The trial was registered in the International Standard Randomized Controlled Trial Number Register on 17 January 2018 (ISRCTN15177479) ( Recruitment for intervention commences in February 2018 and will continue until April 2020.



We acknowledge the staff in the National Pediatric Hospital, Phnom Penh, and the research staff for their contributions to this study.


This research was supported by the Japan Society for the Promotion of Science (JSPS) KAKENHI (, Grant Number 17H04658.

Availability of data and materials

The datasets generated and analyzed during the current study are available from the corresponding author on reasonable request.

Authors’ contributions

KK prepared the first draft of the manuscript. JY, SO, ST, and SYe provided critical comments on the revision of the manuscript. MM provided input on the technical statements. SYi, PC, and CH provided critical comments on the final manuscript. All listed authors have read and approved the final manuscript.

Ethics approval and consent to participate

This study has been approved by the National Ethics Committee for Health Research, Ministry of Health, Cambodia (289NECHR). Informed consent will be obtained from all caregivers prior to the intervention, and assent to participate in the study will be obtained from all children. The caregiver’s consent will be recorded through a signature or thumbprint. Participants can withdraw from the study for any reason, and this will not affect the normal services received at any of the health facilities.

Consent for publication

Not applicable.

Competing interests

The authors declare that they have no competing interests.

Publisher’s Note

Springer Nature remains neutral with regard to jurisdictional claims in published maps and institutional affiliations.

Supplementary material

13063_2018_3047_MOESM1_ESM.doc (123 kb)
Additional file 1: SPIRIT checklist. (DOC 123 kb)


  1. 1.
    UNAIDS. AIDS by the numbers. Gevena: UNAIDS; 2016.Google Scholar
  2. 2.
    Antiretroviral Therapy Cohort Collaboration. Life expectancy of individuals on combination antiretroviral therapy in high-income countries: a collaborative analysis of 14 cohort studies. Lancet. 2008;372:293–9.CrossRefGoogle Scholar
  3. 3.
    Hazra R, Siberry GK, Mofenson LM. Growing up with HIV: children, adolescents, and young adults with perinatally acquired HIV infection. Annu Rev Med. 2010;61:169–85.CrossRefPubMedGoogle Scholar
  4. 4.
    Lowenthal ED, Bakeera-Kitaka S, Marukutira T, Chapman J, Goldrath K, Ferrand RA. Perinatally acquired HIV infection in adolescents from sub-Saharan Africa: a review of emerging challenges. Lancet Infect Dis. 2014;14:627–39.CrossRefPubMedPubMedCentralGoogle Scholar
  5. 5.
    Petersen PE. The World Oral Health Report 2003: continuous improvement of oral health in the 21st century – the approach of the WHO Global Oral Health Programme. Geneva: WHO; 2003.Google Scholar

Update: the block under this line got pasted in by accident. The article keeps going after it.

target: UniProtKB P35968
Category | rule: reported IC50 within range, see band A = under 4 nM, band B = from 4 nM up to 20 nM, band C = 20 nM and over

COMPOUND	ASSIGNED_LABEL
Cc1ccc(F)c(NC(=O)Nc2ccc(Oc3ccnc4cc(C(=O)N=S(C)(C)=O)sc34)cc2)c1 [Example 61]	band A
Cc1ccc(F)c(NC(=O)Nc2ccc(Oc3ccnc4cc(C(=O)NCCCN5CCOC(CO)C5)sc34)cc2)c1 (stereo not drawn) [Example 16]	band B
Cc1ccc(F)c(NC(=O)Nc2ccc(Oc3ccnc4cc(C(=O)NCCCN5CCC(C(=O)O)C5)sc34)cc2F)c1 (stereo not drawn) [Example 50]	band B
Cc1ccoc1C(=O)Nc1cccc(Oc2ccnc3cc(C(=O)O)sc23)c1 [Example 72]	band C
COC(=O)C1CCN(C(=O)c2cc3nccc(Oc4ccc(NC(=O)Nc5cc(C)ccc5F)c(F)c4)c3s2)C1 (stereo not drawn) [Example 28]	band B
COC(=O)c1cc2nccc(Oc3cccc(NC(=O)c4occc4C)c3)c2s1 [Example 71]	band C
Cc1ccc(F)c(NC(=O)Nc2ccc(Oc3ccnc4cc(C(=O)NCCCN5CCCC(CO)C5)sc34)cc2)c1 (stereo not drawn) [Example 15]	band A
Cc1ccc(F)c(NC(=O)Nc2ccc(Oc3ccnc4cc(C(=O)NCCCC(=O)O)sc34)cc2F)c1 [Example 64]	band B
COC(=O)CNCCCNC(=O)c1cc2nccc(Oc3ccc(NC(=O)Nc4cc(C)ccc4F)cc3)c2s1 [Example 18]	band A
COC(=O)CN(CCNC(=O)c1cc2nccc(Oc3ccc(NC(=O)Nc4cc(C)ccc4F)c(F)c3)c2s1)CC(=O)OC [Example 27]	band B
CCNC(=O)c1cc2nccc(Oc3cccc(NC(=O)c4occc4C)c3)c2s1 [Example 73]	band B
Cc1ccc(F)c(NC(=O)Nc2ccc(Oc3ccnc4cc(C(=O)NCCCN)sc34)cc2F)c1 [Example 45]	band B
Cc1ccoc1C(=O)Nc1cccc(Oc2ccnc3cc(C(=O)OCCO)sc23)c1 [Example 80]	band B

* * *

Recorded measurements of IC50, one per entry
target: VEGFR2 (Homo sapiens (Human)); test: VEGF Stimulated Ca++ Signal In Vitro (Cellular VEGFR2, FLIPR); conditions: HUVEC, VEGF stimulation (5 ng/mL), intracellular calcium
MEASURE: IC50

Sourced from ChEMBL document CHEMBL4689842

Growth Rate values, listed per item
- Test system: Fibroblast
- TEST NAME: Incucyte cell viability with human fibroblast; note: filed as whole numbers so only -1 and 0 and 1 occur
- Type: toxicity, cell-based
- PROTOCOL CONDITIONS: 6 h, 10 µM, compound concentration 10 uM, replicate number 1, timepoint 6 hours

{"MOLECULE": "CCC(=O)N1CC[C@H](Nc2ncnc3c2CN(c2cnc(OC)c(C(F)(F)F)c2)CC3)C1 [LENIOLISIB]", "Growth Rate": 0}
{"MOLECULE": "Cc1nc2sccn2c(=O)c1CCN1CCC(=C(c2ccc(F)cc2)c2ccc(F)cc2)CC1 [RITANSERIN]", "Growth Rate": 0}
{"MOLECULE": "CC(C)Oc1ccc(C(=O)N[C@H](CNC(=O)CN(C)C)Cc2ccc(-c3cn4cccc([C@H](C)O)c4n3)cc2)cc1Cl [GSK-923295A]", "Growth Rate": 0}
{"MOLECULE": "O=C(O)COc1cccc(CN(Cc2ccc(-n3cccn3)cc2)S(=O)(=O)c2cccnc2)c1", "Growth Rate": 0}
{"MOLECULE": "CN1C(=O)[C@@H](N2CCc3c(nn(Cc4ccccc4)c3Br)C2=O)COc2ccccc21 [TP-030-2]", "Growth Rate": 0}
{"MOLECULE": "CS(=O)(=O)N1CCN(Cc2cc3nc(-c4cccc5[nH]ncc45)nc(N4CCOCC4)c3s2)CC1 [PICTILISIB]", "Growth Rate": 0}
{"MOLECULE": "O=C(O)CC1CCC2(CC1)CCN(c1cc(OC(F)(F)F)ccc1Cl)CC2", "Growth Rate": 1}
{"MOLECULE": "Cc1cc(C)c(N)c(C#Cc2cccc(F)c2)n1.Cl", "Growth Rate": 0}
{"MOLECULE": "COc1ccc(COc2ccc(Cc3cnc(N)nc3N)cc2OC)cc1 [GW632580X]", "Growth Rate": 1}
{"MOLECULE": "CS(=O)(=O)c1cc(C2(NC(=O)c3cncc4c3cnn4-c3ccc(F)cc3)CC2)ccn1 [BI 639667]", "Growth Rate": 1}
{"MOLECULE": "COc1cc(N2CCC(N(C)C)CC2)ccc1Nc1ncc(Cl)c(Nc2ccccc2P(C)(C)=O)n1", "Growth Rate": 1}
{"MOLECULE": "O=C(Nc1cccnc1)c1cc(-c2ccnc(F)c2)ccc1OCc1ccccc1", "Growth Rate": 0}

6. 6.
    Yamada C, Kubota C, Uematsu H. The effect of oral care on natural immune function in the dependent elderly. Kokubyo Gakkai Zasshi. 2011;78:6–11.PubMedGoogle Scholar
  7. 7.
    Norwood KW Jr, Slayton RL. Council on Children With Disabilities, Section on Oral Health. Oral health care for children with developmental disabilities. Pediatrics. 2013;131:614–9.CrossRefPubMedGoogle Scholar
  8. 8.
    Naidoo S, Myburgh N. Nutrition, oral health and the young child. Matern Child Nutr. 2007;3:312–21.CrossRefPubMedGoogle Scholar
  9. 9.
    Sixtieth World Health Assembly. WHA60.17. Oral health: action plan for promotion and integrated disease prevention. Geneva: World Health Organization; 2007.Google Scholar
  10. 10.
    Sheiham A. Dental caries affects body weight, growth and quality of life in pre-school children. Br Dent J. 2006;201:625–6.CrossRefPubMedGoogle Scholar
  11. 11.
    Low W, Tan S, Schwartz S. The effect of severe caries on the quality of life in young children. Pediatr Dent. 1999;21:325–6.PubMedGoogle Scholar
  12. 12.
    Grossi SG, Genco RJ. Periodontal disease and diabetes mellitus: a two-way relationship. Ann Periodontol. 1998;3:51–61.CrossRefPubMedGoogle Scholar
  13. 13.
    Marcenes W, Kassebaum NJ, Bernabe E, Flaxman A, Naghavi M, Lopez A, Murray CJ. Global burden of oral conditions in 1990-2010: a systematic analysis. J Dent Res. 2013;92:592–7.CrossRefPubMedPubMedCentralGoogle Scholar
  14. 14.
    WHO Regional Office for Africa. Promoting oral health in Africa: prevention and control of oral diseases and noma as part of essential noncommunicable disease interventions. Brazzaville: WHO Regional Office for Africa; 2016.Google Scholar
  15. 15.
    Imai K, Ochiai K. Role of histone modification on transcriptional regulation and HIV-1 gene expression: possible mechanisms of periodontal diseases in AIDS progression. J Oral Sci. 2011;53:1–13.CrossRefPubMedGoogle Scholar
  16. 16.
    Imai K, Victoriano AF, Ochiai K, Okamoto T. Microbial interaction of periodontopathic bacterium Porphyromonas gingivalis and HIV-possible causal link of periodontal diseases to AIDS progression. Curr HIV Res. 2012;10:238–44.CrossRefPubMedGoogle Scholar
  17. 17.
    Subramaniam P, Kumar K. Oral mucosal lesions and immune status in HIV-infected Indian children. J Oral Pathol Med. 2015;44:296–9.CrossRefPubMedGoogle Scholar
  18. 18.
    Beena JP. Prevalence of dental caries and its correlation with the immunologic profile in HIV-infected children on antiretroviral therapy. Eur J Paediatr Dent. 2011;12:87–90.PubMedGoogle Scholar